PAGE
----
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Posts tagged ‘Jonathan Franzen’

Scientific experiments indicate a “writer’s uniform” could make you more effective

So much about writing is a mind game.

Successful writers have routines that alert the subconscious to bring forth the muse. It may be a specific Montblanc pen, Moleskine notebook, extra-hot cafe latte… or a certain piece of clothing.

Plenty of professions have uniforms that, in the mind of the wearers, may set a mood or tone with them and the people around them. Think: doctors and nurses and their patients.

It just may be that you go into writing mode more deeply if you have a “writing uniform.”

Maybe it’s a special jacket, a certain scarf you always wear, or a particular t-shirt that has meaning. (Some writers have been known to wear cozy pajamas and bunny slippers, while others wore nothing at all). But I digress.

For entertaining and informative insight about a concept called “enclothed cognition,” watch this 2-minute video, which as it turns out is also a great example of an effective book trailer for You Are Now Less Dumb: How to Conquer Mob Mentality, How to Buy Happiness, and All the Other Ways to Outsmart Yourselfby David McRaney.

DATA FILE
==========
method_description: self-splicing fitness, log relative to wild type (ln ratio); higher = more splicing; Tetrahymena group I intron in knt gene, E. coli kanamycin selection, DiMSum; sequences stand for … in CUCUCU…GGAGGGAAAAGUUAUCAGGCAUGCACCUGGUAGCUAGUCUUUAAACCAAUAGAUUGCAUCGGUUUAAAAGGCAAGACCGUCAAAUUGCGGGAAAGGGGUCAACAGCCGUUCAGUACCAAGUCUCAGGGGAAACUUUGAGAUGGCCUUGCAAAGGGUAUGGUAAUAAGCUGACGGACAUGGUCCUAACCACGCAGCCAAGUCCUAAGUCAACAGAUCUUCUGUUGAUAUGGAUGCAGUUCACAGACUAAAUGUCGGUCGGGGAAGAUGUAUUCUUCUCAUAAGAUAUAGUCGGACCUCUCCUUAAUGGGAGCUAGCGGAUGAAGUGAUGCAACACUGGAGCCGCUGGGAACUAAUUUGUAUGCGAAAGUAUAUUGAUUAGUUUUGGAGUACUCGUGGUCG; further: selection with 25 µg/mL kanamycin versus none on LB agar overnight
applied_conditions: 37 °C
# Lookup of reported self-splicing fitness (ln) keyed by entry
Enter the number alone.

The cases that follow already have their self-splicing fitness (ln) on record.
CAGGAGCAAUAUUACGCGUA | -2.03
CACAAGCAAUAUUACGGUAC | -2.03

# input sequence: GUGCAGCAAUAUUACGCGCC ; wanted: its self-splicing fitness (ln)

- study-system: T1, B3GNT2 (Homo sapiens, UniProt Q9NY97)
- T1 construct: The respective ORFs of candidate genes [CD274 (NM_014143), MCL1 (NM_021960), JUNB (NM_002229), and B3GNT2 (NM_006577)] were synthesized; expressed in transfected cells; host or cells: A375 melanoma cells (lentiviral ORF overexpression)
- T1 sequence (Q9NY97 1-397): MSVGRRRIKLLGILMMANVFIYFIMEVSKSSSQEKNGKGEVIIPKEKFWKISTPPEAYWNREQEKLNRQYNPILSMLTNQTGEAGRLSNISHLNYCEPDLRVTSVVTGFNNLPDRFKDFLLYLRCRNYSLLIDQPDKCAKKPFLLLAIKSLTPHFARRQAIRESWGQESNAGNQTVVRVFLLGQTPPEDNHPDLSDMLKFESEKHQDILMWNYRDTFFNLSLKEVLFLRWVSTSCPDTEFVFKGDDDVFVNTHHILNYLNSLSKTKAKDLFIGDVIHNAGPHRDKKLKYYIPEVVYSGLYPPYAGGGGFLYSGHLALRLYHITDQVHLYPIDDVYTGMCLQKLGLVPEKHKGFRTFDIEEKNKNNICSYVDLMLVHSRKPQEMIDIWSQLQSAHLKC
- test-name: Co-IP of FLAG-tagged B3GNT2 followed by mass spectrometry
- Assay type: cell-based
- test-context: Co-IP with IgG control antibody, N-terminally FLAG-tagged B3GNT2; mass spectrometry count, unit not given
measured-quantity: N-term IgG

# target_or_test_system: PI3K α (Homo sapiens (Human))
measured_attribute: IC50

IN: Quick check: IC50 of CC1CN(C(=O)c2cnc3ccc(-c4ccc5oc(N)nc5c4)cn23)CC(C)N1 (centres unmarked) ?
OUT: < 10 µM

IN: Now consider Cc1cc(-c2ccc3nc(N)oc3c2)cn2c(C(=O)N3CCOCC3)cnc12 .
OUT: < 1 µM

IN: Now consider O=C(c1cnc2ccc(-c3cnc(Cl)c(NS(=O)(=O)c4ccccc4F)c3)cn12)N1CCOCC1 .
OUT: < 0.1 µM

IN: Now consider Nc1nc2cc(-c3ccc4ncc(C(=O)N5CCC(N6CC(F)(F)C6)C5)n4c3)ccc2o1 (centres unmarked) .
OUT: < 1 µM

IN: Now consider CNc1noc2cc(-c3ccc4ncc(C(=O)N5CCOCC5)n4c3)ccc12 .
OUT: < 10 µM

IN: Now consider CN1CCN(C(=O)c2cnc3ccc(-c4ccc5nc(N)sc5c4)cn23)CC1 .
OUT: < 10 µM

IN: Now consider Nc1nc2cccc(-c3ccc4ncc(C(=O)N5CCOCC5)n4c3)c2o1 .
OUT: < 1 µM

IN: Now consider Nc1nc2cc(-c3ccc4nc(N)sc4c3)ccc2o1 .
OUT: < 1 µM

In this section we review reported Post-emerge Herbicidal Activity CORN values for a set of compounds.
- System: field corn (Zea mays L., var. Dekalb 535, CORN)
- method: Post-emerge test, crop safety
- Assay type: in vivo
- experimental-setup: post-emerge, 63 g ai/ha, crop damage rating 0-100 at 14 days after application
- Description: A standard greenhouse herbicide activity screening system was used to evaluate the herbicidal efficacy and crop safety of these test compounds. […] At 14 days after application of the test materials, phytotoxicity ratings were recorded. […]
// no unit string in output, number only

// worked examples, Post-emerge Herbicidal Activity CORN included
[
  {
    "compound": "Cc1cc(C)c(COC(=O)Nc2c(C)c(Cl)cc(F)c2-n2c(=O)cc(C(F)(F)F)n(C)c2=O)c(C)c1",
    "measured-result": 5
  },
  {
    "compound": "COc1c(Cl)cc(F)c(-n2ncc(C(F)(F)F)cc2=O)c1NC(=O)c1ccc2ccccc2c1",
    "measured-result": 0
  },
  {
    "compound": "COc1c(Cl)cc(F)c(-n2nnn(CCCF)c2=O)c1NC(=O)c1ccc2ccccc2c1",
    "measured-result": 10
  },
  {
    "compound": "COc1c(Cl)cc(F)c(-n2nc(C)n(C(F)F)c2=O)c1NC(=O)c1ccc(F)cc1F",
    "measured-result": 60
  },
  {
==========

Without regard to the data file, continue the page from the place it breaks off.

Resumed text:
You’ll learn how a particular uniform or piece of clothing can have symbolic meaning and how the psychological experience of wearing it could positively impact your writing practice.

What would your writing uniform be?

In a related post about routines, read How award-winning author Jonathan Franzen writes.

For more information about David McRaney, visit his blog.

How award-winning author Jonathan Franzen writes

Have you noticed lately that the world has gotten louder? I often feel overwhelmed by music and noise almost everywhere I go, from supermarkets and hair salons, to coffee shops and restaurants. And it’s not just audible noise. Information overload in general from so many sources cuts away at my focus. I confess that I have a love-hate relationship with technology.

So when I saw an interview with writer Jonathan Franzen, author of “The Corrections” (fiction winner of the 2001 National Book Award) and Freedom, I identified with his perspective about writing. He says his goal when he approaches a project is to produce a book that can stand up to the noisy culture – a book that will grab readers from all the distractions that bombard them.

To do that work, Franzen isolates himself. That means no Internet or phone at his office. Read more